The Great Debate – like god, not so great

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This via PZ Myers site Pharyngula

Many of you who are into the discussion about religion will have picked up that many atheists refuse to debate religious types, mainly because of what has been dubbed the ‘Gish Gallop’ – named after the apologist Duane Gish, who trotted out so many points during his debates that it was impossible to refute them all in a systematic and thorough way. The same tactic is used by cranks of all sorts, especially climate change denialists and alternative medicine proponents, who boil things down to a string of simplistic one-liners, instead of examining the often complex facts (you know, a bit like Australian politics). This then gives the appearance in a live debate that they have won, because the opponent was not able to answer every point, or simply because they ‘seemed’ more knowledgeable.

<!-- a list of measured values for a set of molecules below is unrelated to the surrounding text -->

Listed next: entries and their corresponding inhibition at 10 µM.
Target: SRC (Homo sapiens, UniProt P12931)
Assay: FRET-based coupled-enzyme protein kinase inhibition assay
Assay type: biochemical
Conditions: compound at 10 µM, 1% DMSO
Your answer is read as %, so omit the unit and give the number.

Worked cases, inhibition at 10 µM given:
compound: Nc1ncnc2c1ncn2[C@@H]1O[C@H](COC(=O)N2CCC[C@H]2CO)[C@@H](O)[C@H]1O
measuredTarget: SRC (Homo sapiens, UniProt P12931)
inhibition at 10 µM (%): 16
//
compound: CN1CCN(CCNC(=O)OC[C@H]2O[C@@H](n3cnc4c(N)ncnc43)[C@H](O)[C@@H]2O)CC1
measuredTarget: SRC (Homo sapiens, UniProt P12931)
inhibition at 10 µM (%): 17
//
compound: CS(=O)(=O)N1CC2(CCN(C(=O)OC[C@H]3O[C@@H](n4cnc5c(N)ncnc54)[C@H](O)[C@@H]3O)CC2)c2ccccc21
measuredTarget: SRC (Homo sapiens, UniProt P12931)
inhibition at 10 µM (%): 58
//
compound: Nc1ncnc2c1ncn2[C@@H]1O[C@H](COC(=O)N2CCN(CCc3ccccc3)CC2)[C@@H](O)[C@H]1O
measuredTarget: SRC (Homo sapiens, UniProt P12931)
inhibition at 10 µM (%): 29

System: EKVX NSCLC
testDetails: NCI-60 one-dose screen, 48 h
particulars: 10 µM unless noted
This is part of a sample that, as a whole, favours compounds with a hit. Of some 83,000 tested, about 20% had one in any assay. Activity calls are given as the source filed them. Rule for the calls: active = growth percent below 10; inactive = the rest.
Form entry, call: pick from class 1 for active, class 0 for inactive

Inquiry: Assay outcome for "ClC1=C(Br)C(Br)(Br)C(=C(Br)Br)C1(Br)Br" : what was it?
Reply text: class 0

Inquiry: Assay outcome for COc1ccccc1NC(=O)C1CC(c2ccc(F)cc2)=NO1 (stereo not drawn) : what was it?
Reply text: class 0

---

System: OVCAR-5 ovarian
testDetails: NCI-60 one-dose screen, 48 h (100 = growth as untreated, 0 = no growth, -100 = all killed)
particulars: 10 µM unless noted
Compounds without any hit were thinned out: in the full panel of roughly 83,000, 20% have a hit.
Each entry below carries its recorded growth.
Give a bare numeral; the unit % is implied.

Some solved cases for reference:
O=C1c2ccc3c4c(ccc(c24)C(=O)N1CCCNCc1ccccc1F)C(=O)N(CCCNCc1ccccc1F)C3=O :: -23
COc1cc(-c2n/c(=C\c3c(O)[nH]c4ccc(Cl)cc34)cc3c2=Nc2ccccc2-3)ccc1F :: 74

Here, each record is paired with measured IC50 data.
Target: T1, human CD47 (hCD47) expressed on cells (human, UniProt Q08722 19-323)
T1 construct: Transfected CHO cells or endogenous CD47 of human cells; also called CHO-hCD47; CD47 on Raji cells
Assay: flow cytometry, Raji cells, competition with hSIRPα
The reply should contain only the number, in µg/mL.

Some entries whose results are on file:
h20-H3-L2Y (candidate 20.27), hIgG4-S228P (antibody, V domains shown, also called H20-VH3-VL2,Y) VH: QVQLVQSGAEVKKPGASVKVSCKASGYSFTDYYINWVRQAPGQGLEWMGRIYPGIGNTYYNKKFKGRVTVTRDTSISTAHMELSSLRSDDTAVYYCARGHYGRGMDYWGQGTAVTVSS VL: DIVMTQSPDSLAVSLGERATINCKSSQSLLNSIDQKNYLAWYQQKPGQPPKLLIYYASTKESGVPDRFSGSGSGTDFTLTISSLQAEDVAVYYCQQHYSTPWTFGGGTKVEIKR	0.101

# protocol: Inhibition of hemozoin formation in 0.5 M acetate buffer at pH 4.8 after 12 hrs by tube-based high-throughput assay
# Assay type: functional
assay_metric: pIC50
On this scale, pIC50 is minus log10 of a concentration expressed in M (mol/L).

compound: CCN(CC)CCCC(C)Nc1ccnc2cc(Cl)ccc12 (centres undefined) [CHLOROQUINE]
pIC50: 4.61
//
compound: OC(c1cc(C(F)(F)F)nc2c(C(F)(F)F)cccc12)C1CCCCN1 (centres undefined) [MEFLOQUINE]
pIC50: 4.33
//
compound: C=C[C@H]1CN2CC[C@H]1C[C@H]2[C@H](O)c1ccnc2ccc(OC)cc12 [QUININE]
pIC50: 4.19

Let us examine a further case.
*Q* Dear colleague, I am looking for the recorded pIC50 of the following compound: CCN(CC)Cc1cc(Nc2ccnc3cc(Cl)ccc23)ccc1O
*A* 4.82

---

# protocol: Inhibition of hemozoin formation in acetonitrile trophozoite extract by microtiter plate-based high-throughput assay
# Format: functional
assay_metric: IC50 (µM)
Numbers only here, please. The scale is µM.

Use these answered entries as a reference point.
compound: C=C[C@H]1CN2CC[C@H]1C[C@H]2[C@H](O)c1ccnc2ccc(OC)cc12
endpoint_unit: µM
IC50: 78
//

Here’s a little more background on this phenomenon, which features a nice graphic on ‘debating a christian’.

There are exceptions of course – the guys at Reasonable Doubts engage in debates frequently, but in a more academic setting and format, which tends to keep the gallopers under control.

And then there are the complete mismatches – revisit the Dawkins vs Pell fiasco for a bit of fun, and this great effort by PZ Myers.

But this one will make you chuckle. Recorded just a couple of weeks ago, sociologist and secular humanist Phil Zuckerman WIPED THE FLOOR with historian David Marshall, in a debate on which side provides the greater basis for a society. Zuckerman was so well prepared in comparison to Marshall it was a very lopsided discussion. He relied on sociological studies and global observations, while Marshall seemed to trot out single anecdotes from history, and of course his own personal experience. At times, Marshall seemed to have not been listening, or was simply stumped for what to say next, and had to resort to the time-honoured tactic of asking the moderator to repeat the question in order to buy time.

It’s a bit long, but worth it hear Zuckerman’s well constructed arguments. The only negative for Zuckerman is that he tries a bit too hard to be polite and accommodating. Enjoy.

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